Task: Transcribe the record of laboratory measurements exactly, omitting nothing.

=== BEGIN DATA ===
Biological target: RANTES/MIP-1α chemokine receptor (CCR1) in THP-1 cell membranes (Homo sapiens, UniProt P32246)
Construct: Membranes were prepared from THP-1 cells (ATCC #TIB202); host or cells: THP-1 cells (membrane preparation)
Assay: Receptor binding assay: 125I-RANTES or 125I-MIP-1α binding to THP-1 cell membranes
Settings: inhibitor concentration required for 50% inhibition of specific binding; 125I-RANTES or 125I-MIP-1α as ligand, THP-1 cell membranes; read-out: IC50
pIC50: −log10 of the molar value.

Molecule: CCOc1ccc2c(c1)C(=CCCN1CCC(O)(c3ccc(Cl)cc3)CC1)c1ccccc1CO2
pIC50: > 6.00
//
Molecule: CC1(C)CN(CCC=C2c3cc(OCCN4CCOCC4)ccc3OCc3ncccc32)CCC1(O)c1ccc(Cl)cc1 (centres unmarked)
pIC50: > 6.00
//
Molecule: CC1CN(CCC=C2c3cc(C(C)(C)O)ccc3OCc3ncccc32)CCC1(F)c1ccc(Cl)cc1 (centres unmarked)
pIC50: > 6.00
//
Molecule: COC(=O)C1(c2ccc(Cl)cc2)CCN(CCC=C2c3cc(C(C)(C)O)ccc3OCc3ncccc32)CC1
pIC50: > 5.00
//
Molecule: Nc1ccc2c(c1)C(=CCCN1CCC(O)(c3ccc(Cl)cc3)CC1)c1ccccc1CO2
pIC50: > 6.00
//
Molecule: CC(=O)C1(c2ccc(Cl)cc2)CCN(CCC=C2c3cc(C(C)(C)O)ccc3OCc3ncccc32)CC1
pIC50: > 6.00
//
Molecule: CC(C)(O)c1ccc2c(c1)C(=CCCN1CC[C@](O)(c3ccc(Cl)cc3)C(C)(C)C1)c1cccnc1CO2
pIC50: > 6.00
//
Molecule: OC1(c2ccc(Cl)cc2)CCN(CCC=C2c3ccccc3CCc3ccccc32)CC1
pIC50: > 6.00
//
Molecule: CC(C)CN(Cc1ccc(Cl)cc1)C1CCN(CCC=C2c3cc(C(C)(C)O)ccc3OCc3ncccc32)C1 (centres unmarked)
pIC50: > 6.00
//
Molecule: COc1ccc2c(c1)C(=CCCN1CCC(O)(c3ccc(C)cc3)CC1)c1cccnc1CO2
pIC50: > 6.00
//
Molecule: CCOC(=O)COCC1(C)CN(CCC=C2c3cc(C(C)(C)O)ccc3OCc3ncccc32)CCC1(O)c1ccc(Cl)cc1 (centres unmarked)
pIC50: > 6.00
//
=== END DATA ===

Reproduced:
Biological target: RANTES/MIP-1α chemokine receptor (CCR1) in THP-1 cell membranes (Homo sapiens, UniProt P32246)
Construct: Membranes were prepared from THP-1 cells (ATCC #TIB202); host or cells: THP-1 cells (membrane preparation)
Assay: Receptor binding assay: 125I-RANTES or 125I-MIP-1α binding to THP-1 cell membranes
Settings: inhibitor concentration required for 50% inhibition of specific binding; 125I-RANTES or 125I-MIP-1α as ligand, THP-1 cell membranes; read-out: IC50
pIC50: −log10 of the molar value.

Molecule: CCOc1ccc2c(c1)C(=CCCN1CCC(O)(c3ccc(Cl)cc3)CC1)c1ccccc1CO2
pIC50: > 6.00
//
Molecule: CC1(C)CN(CCC=C2c3cc(OCCN4CCOCC4)ccc3OCc3ncccc32)CCC1(O)c1ccc(Cl)cc1 (centres unmarked)
pIC50: > 6.00
//
Molecule: CC1CN(CCC=C2c3cc(C(C)(C)O)ccc3OCc3ncccc32)CCC1(F)c1ccc(Cl)cc1 (centres unmarked)
pIC50: > 6.00
//
Molecule: COC(=O)C1(c2ccc(Cl)cc2)CCN(CCC=C2c3cc(C(C)(C)O)ccc3OCc3ncccc32)CC1
pIC50: > 5.00
//
Molecule: Nc1ccc2c(c1)C(=CCCN1CCC(O)(c3ccc(Cl)cc3)CC1)c1ccccc1CO2
pIC50: > 6.00
//
Molecule: CC(=O)C1(c2ccc(Cl)cc2)CCN(CCC=C2c3cc(C(C)(C)O)ccc3OCc3ncccc32)CC1
pIC50: > 6.00
//
Molecule: CC(C)(O)c1ccc2c(c1)C(=CCCN1CC[C@](O)(c3ccc(Cl)cc3)C(C)(C)C1)c1cccnc1CO2
pIC50: > 6.00
//
Molecule: OC1(c2ccc(Cl)cc2)CCN(CCC=C2c3ccccc3CCc3ccccc32)CC1
pIC50: > 6.00
//
Molecule: CC(C)CN(Cc1ccc(Cl)cc1)C1CCN(CCC=C2c3cc(C(C)(C)O)ccc3OCc3ncccc32)C1 (centres unmarked)
pIC50: > 6.00
//
Molecule: COc1ccc2c(c1)C(=CCCN1CCC(O)(c3ccc(C)cc3)CC1)c1cccnc1CO2
pIC50: > 6.00
//
Molecule: CCOC(=O)COCC1(C)CN(CCC=C2c3cc(C(C)(C)O)ccc3OCc3ncccc32)CCC1(O)c1ccc(Cl)cc1 (centres unmarked)
pIC50: > 6.00
//